I used to be a full-time editor. Since then, I don’t often read amateur/mediocre books. I rarely have time to read as it is, so I only read brilliant, perfected writing. Unless I’m helping somebody out with a review, cover, or something else – in which case the book may be suffering from common rookie writing mistakes.
I decided to list some of the things that bother me, so that when you begin editing your first draft after Nanwrimo, you know where to start.
1. Build sympathy first, show your good/bad characters (conflict).
Your book needs conflict, and your main character has to be sympathetic from the beginning. We need to root for, pity and bond with the main character, and hate and loathe the opposition. There must be a villain, or a source of conflict, or a foil – somebody who for some reason makes the protagonist feel bad.
The protagonist should doubt him/herself, so that through the story they can gain self-confidence and existential security.
This needs to be done quickly. No matter how cool the action scenes are, if we don’t know who to root for, if we don’t feel an emotional connection to the outcome, we just don’t care. Before I know which characters are good or evil, when they’re all strangers to me, I wouldn’t care if any of them got hit by a bus. Which means I’m not invested in your story. Before you blow crap up and have shoot outs, readers need to know, love and care about your protagonist.
2. Start with the action.
Almost all scenes/chapters need to start in the middle of the action. Cut out all the lead up stuff. Cut out the explanation, back story, exposition and description of the scene. Start in the middle of a tense dialogue. Start with an attention hooking line. Start with close-up, in focus zoom in of drops of blood, sweat and tears. Hook attention first – then back up, fill in the details, slow down and set up the next major conflict (then cut the scene and start over with the next one).
3. Believable characters don’t flip flop or show emotions.
Normal people laugh when they’re happy. They might be short-tempered and snarky when they are angry. But they rarely “sob hysterically”, “shriek uncontrollably”, or “shake visibly.” People don’t let their emotions run wild – especially around a whole group of other people. And they don’t flip flop between happy and deathly depressed at every unexpected catastrophe. People usually don’t react at all when bad things happen – they are in shock. They hold it in, do what needs done, and only let it sink in when they have time to process their grief. So check how often your main character (or any characters) cry, sob, scream, shriek, etc. You might allow them one emotional display per book (although I wouldn’t allow them any. Cut all that crap out, replace it with subtle melancholy, emptiness, inability to experience joy).
It’s the easy stuff we tend to miss. Even if we can spell big words correctly backwards, you’re going to mess these up a lot: use the search/find feature to search for these one by one and check them all. If you notice something else simple you screwed up, search for it – you probably did it more than once. Also, we tend to have ‘bad batches’ – so if you find any errors, super-edit that section, because there are likely to be more errors nearby.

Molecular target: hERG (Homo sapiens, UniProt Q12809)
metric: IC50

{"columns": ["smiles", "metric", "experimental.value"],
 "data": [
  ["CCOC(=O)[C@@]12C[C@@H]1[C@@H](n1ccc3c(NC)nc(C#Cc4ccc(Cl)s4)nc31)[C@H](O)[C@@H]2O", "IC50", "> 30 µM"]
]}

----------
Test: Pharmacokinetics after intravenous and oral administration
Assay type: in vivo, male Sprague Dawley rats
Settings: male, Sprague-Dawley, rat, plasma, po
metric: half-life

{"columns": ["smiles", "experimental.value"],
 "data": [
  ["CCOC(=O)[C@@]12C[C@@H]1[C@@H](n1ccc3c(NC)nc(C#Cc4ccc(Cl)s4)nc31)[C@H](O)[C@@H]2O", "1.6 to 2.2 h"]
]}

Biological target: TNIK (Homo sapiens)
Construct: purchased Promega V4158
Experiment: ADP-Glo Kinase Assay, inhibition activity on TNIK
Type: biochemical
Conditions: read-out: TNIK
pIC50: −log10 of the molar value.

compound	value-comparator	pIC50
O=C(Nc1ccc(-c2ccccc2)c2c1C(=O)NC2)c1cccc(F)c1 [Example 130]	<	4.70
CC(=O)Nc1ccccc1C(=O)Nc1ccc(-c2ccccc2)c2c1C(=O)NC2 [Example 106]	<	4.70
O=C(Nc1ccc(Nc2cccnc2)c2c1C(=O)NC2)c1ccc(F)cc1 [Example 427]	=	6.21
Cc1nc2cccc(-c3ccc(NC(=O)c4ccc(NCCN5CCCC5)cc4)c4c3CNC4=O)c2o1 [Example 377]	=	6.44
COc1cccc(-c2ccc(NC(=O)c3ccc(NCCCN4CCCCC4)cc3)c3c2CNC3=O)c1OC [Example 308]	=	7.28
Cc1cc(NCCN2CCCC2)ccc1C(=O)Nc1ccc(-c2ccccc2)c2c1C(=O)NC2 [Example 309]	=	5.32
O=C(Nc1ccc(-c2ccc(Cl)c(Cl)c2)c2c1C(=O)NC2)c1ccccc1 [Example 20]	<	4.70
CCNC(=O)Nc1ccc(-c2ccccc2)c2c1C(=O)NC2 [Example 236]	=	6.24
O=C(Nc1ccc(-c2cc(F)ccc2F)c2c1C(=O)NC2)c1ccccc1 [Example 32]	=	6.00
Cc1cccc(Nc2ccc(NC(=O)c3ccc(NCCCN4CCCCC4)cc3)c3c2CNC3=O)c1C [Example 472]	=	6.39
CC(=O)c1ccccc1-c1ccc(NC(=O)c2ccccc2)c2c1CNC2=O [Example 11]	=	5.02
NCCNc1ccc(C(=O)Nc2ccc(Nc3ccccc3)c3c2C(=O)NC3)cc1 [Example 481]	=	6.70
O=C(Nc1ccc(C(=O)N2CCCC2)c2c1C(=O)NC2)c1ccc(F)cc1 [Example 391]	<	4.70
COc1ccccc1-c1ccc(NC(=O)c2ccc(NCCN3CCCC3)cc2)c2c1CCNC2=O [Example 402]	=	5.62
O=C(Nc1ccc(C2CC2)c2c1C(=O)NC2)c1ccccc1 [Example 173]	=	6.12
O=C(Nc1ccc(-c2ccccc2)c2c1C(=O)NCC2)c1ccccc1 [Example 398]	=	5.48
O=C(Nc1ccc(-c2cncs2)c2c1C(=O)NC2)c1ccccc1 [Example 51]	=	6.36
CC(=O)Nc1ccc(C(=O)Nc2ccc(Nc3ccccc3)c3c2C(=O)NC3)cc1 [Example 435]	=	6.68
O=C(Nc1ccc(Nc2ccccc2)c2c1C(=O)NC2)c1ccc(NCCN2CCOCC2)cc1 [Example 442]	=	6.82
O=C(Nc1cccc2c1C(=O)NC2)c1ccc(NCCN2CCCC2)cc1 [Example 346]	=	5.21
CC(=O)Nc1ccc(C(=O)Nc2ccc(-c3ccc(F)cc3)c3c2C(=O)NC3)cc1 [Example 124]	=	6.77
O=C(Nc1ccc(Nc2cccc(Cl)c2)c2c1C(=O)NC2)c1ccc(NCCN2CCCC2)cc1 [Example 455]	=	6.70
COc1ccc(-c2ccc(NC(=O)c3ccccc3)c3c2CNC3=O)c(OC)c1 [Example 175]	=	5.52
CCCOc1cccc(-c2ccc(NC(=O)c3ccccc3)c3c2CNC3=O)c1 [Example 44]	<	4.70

5. Adverbs: -ly
Adverbs are bad. They are lazy writing. Anytime you express what someone did and how they did it by adding an -ly (said excitedly, left resolvedly, prayed devoutly…) you’re missing the chance to write well and picking something easy. A lot of these phrases will be meaningless (like “laughed happily”). Or they will be confusing. So use your search/find button for “ly” and track them all down. Does it need to be there? Is there another way you can show how they did something without using an adverb?
“Said excitedly” = “said, a grin spreading at the corners of his mouth and his body quivering with expectation.”
“Left resolvedly” = “stamped out of the room, slamming the door behind him.”
Seriously: search every one and try to get rid of them all.
Now use the find/replace feature to search for “!” and “?!”. People aren’t usually very excited, and we don’t shout a lot. That means you really don’t need to use exclamation points, like, hardly ever. But a lot of indie authors have a bunch of characters saying things like “How dare you!!!” or “Are you crazy?!?!”
Lots of punctuation is no substitute for good writing. Not only is it unnecessary, it’s often used to mask over very bad dialogue – so searching for your “!” can indicate poor dialogue that you need to strengthen.
7. 1 space after a period.
I know it’s a raging controversy, but I don’t care. Use find and replace, hit the space bar twice in the first field, and once in the second field, to replace all your double spaces to single spaces. You don’t need any double spaces, anywhere. (Unless you are submitting a manuscript to a publisher/agents, and they specifically request double spacing because it gives them more space for notes – but if you’re self-publishing, you don’t need them).
8. No fancy words.
Unless you’re writing a first-person narrative, the narrator should be invisible. So when you use big, strange, fancy, unusual words, it interrupts the action and draws attention to the narrator.
This especially happens with repetition – a novel I read recently used “purchase” in the sense of “to gain traction.” The first time I thought it was a bit odd. The second and third time I thought it sounded stupid. You are likely to have favorite words that you like to use, but when you pick a fancy word instead of a common word, it will stand out. Characters themselves can use them in dialogue, but you shouldn’t use them.
Here’s a cool online tool you can use to check the frequency of all the words you used in your book:
Just paste all your text there and look at the most common words, to see if you have any bad habits you should break.